Puff Daddy: One Direction may actually be able to use the outrage to boost their credibility

music
Arts and Entertainment
Suha Arraf’s film ‘Villa Touma’ (left) is set in Ramallah and all the actresses are Palestinian

film
Arts and Entertainment
Madame Vastra and Jenny Flint kiss in Doctor Who episode 'Deep Breath'

TV
Arts and Entertainment
Steve Carell in the poster for new film 'Foxcatcher'
filmExclusive: First look at comic actor in first major serious role
Arts and Entertainment

TV
Arts and Entertainment
Kingston Road in Stockton is being filmed for the second series of Benefits Street
arts + entsFilming for Channel 4 has begun despite local complaints
Arts and Entertainment
Led Zeppelin

music
Arts and Entertainment
Radio presenter Scott Mills will be hitting the Strictly Come Dancing ballroom
TV
Independent
Travel Shop
the manor
Up to 70% off luxury travel
on city breaks Find out more
santorini
Up to 70% off luxury travel
on chic beach resorts Find out more
sardina foodie
Up to 70% off luxury travel
on country retreats Find out more
Have you tried new the Independent Digital Edition apps?

ES Rentals

    Independent Dating
    and  

    By clicking 'Search' you
    are agreeing to our
    Terms of Use.

    The other Mugabe who is lining up for the Zimbabwean presidency

    The other Mugabe who is lining up for the Zimbabwean presidency

    Wife of President Robert Mugabe appears to have her sights set on succeeding her husband
    The model of a gadget launch: Cultivate an atmosphere of mystery and excitement to sell stuff people didn't realise they needed

    The model for a gadget launch

    Cultivate an atmosphere of mystery and excitement to sell stuff people didn't realise they needed
    Alice Roberts: She's done pretty well, for a boffin without a beard

    She's done pretty well, for a boffin without a beard

    Alice Roberts talks about her new book on evolution - and why her early TV work drew flak from (mostly male) colleagues
    Get well soon, Joan Rivers - an inspiration, whether she likes it or not

    Get well soon, Joan Rivers

    She is awful. But she's also wonderful, not in spite of but because of the fact she's forever saying appalling things, argues Ellen E Jones
    Doctor Who Into the Dalek review: A classic sci-fi adventure with all the spectacle of a blockbuster

    A fresh take on an old foe

    Doctor Who Into the Dalek more than compensated for last week's nonsensical offering
    Fashion walks away from the celebrity runway show

    Fashion walks away from the celebrity runway show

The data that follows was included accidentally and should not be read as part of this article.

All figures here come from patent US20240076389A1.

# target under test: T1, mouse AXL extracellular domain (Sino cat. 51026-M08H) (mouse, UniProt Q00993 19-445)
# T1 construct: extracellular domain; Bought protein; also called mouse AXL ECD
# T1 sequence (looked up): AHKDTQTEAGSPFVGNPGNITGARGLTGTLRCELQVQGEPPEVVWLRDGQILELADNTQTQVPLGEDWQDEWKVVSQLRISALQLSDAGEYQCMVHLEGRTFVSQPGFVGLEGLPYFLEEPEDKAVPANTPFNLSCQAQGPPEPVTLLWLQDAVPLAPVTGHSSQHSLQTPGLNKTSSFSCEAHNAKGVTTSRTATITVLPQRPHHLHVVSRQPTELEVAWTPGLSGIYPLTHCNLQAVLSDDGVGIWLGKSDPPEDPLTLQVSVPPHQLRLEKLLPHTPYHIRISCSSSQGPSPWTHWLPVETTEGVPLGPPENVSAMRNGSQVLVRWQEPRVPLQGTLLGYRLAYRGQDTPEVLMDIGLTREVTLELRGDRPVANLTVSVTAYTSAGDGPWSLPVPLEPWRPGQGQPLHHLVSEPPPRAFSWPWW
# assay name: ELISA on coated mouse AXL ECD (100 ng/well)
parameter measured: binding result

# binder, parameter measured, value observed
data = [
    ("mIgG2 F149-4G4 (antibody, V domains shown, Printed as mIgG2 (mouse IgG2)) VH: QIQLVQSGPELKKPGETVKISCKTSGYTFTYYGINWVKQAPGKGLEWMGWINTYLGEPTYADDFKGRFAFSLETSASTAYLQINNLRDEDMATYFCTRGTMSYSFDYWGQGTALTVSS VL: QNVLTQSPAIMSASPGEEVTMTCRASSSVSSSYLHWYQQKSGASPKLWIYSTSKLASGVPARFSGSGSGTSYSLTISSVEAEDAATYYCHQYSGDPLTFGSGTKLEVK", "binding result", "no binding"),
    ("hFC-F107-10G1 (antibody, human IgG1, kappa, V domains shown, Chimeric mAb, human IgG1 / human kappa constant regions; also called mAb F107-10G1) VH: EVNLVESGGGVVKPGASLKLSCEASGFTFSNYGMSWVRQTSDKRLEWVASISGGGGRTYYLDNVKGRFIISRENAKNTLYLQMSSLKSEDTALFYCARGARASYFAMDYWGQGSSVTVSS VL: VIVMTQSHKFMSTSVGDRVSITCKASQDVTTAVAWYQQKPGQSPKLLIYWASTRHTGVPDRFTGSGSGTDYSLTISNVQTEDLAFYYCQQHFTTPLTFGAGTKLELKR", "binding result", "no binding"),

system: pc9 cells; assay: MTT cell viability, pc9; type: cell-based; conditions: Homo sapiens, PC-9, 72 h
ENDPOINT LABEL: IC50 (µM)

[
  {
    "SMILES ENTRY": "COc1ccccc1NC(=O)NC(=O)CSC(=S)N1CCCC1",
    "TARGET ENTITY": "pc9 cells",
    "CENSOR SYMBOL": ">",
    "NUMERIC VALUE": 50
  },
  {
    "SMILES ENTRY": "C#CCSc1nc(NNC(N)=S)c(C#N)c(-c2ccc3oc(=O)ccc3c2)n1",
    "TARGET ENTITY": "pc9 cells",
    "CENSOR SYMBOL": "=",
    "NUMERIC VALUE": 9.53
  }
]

As the collections start, fashion editor Alexander Fury finds video and the internet are proving more attractive
    Meet the stars of TV's Wolf Hall... and it's not the cast of the Tudor trilogy

    Meet the stars of TV's Wolf Hall...

    ... and it's not the cast of the Tudor trilogy
    Weekend at the Asylum: Europe's biggest steampunk convention heads to Lincoln

    Europe's biggest steampunk convention

    Jake Wallis Simons discovers how Victorian ray guns and the martial art of biscuit dunking are precisely what the 21st century needs
    Don't swallow the tripe – a user's guide to weasel words

    Don't swallow the tripe – a user's guide to weasel words

    Lying is dangerous and unnecessary. A new book explains the strategies needed to avoid it. John Rentoul on the art of 'uncommunication'
    Daddy, who was Richard Attenborough? Was the beloved thespian the last of the cross-generation stars?

    Daddy, who was Richard Attenborough?

    The atomisation of culture means that few of those we regard as stars are universally loved any more, says DJ Taylor
    She's dark, sarcastic, and bashes life in Nowheresville ... so how did Kacey Musgraves become country music's hottest new star?

    Kacey Musgraves: Nashville's hottest new star

    The singer has two Grammys for her first album under her belt and her celebrity fans include Willie Nelson, Ryan Adams and Katy Perry
    American soldier-poet Brian Turner reveals the enduring turmoil that inspired his memoir

    Soldier-poet Brian Turner on his new memoir

    James Kidd meets the prize-winning writer, whose new memoir takes him back to the bloody battles he fought in Iraq
    Aston Villa vs Hull match preview: Villa were not surprised that Ron Vlaar was a World Cup star

    Villa were not surprised that Vlaar was a World Cup star

    Andi Weimann reveals just how good his Dutch teammate really is
    Bill Granger recipes: Our chef ekes out his holiday in Italy with divine, simple salads

    Bill Granger's simple Italian salads

    Our chef presents his own version of Italian dishes, taking in the flavours and produce that inspired him while he was in the country
    The Last Word: Tumbleweed through deserted stands and suites at Wembley

    The Last Word: Tumbleweed through deserted stands and suites at Wembley

    If supporters begin to close bank accounts, switch broadband suppliers or shun satellite sales, their voices will be heard. It’s time for revolution